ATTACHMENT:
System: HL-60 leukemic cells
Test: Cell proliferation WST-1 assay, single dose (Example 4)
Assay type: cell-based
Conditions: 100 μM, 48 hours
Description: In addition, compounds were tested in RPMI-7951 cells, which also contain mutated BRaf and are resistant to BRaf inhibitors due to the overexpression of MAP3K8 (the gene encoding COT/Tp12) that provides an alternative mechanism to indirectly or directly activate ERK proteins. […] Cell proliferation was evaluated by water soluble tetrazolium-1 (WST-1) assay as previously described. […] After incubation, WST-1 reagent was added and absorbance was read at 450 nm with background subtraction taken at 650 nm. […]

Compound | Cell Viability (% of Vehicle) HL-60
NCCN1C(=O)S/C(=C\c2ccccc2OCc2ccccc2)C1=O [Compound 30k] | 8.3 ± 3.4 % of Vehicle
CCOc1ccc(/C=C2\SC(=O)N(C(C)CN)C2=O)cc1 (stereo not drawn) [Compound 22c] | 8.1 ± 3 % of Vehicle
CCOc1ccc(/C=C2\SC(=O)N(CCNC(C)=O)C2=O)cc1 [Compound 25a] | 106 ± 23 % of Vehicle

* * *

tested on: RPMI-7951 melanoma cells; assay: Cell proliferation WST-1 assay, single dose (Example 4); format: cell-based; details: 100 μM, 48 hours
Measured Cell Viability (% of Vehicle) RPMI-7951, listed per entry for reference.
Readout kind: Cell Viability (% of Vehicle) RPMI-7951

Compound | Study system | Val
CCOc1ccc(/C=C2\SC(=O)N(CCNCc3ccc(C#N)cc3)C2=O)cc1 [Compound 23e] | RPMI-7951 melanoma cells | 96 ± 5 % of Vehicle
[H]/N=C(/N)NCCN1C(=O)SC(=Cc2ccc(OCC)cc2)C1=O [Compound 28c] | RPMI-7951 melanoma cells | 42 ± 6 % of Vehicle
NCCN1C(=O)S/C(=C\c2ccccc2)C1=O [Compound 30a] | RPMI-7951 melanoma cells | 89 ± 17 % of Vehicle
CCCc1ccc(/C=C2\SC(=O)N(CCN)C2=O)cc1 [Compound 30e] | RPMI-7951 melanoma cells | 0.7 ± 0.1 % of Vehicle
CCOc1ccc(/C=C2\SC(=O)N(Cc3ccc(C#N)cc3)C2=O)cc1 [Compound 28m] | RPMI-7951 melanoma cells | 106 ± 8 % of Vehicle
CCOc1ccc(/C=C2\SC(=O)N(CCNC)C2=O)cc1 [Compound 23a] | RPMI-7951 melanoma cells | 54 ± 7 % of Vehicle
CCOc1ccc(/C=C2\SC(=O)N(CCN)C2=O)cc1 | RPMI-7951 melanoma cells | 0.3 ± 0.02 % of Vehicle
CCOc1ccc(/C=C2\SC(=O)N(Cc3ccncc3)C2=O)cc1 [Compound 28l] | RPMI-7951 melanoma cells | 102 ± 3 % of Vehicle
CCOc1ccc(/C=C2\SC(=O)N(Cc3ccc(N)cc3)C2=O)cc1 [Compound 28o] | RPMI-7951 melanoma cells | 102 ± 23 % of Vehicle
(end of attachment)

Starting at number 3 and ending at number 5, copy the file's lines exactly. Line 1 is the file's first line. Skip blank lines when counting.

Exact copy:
Assay type: cell-based
Conditions: 100 μM, 48 hours
Description: In addition, compounds were tested in RPMI-7951 cells, which also contain mutated BRaf and are resistant to BRaf inhibitors due to the overexpression of MAP3K8 (the gene encoding COT/Tp12) that provides an alternative mechanism to indirectly or directly activate ERK proteins. […] Cell proliferation was evaluated by water soluble tetrazolium-1 (WST-1) assay as previously described. […] After incubation, WST-1 reagent was added and absorbance was read at 450 nm with background subtraction taken at 650 nm. […]